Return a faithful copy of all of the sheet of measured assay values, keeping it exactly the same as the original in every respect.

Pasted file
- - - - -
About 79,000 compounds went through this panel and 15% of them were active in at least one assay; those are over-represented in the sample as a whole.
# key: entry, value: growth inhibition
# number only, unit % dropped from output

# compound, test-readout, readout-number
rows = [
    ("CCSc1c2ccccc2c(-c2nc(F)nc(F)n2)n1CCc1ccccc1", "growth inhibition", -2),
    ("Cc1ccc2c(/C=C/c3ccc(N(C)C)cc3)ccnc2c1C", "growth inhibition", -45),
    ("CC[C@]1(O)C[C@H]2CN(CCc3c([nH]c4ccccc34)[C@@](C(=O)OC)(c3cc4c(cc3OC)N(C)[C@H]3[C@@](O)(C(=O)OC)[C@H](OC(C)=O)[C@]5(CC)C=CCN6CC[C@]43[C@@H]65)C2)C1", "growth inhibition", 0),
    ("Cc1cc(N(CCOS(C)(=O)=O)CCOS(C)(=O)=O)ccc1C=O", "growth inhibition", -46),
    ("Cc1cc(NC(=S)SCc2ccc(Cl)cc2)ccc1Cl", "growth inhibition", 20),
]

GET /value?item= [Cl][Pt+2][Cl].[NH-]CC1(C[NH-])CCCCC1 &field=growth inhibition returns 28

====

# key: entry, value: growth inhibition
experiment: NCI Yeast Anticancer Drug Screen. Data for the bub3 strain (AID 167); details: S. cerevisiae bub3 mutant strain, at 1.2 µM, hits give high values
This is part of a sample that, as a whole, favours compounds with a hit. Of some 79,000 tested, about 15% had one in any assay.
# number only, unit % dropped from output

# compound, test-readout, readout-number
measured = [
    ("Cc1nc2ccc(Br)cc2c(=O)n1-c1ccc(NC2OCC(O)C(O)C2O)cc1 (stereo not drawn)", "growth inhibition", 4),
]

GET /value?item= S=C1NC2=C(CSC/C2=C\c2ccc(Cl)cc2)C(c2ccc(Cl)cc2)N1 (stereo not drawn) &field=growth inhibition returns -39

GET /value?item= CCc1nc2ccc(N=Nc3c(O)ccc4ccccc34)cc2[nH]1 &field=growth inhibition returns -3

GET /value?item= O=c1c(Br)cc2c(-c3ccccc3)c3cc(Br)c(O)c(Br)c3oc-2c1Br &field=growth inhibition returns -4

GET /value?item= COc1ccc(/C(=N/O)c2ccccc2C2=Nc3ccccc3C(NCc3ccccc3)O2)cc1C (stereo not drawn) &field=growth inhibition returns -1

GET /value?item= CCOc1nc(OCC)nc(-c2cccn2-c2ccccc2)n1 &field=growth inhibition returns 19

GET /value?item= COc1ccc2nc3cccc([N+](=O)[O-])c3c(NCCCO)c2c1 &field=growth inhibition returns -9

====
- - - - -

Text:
About 79,000 compounds went through this panel and 15% of them were active in at least one assay; those are over-represented in the sample as a whole.
# key: entry, value: growth inhibition
# number only, unit % dropped from output

# compound, test-readout, readout-number
rows = [
    ("CCSc1c2ccccc2c(-c2nc(F)nc(F)n2)n1CCc1ccccc1", "growth inhibition", -2),
    ("Cc1ccc2c(/C=C/c3ccc(N(C)C)cc3)ccnc2c1C", "growth inhibition", -45),
    ("CC[C@]1(O)C[C@H]2CN(CCc3c([nH]c4ccccc34)[C@@](C(=O)OC)(c3cc4c(cc3OC)N(C)[C@H]3[C@@](O)(C(=O)OC)[C@H](OC(C)=O)[C@]5(CC)C=CCN6CC[C@]43[C@@H]65)C2)C1", "growth inhibition", 0),
    ("Cc1cc(N(CCOS(C)(=O)=O)CCOS(C)(=O)=O)ccc1C=O", "growth inhibition", -46),
    ("Cc1cc(NC(=S)SCc2ccc(Cl)cc2)ccc1Cl", "growth inhibition", 20),
]

GET /value?item= [Cl][Pt+2][Cl].[NH-]CC1(C[NH-])CCCCC1 &field=growth inhibition returns 28

====

# key: entry, value: growth inhibition
experiment: NCI Yeast Anticancer Drug Screen. Data for the bub3 strain (AID 167); details: S. cerevisiae bub3 mutant strain, at 1.2 µM, hits give high values
This is part of a sample that, as a whole, favours compounds with a hit. Of some 79,000 tested, about 15% had one in any assay.
# number only, unit % dropped from output

# compound, test-readout, readout-number
measured = [
    ("Cc1nc2ccc(Br)cc2c(=O)n1-c1ccc(NC2OCC(O)C(O)C2O)cc1 (stereo not drawn)", "growth inhibition", 4),
]

GET /value?item= S=C1NC2=C(CSC/C2=C\c2ccc(Cl)cc2)C(c2ccc(Cl)cc2)N1 (stereo not drawn) &field=growth inhibition returns -39

GET /value?item= CCc1nc2ccc(N=Nc3c(O)ccc4ccccc34)cc2[nH]1 &field=growth inhibition returns -3

GET /value?item= O=c1c(Br)cc2c(-c3ccccc3)c3cc(Br)c(O)c(Br)c3oc-2c1Br &field=growth inhibition returns -4

GET /value?item= COc1ccc(/C(=N/O)c2ccccc2C2=Nc3ccccc3C(NCc3ccccc3)O2)cc1C (stereo not drawn) &field=growth inhibition returns -1

GET /value?item= CCOc1nc(OCC)nc(-c2cccn2-c2ccccc2)n1 &field=growth inhibition returns 19

GET /value?item= COc1ccc2nc3cccc([N+](=O)[O-])c3c(NCCCO)c2c1 &field=growth inhibition returns -9

====